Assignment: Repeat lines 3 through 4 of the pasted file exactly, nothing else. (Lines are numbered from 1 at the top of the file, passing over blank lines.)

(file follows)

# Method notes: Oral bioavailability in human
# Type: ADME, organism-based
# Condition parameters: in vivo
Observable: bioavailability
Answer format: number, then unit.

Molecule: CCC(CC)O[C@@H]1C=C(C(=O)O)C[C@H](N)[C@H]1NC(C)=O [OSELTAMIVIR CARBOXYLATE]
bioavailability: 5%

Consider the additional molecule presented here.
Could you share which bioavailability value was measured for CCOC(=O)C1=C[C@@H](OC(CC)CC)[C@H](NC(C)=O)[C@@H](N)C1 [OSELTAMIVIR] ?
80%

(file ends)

# Condition parameters: in vivo
Observable: bioavailability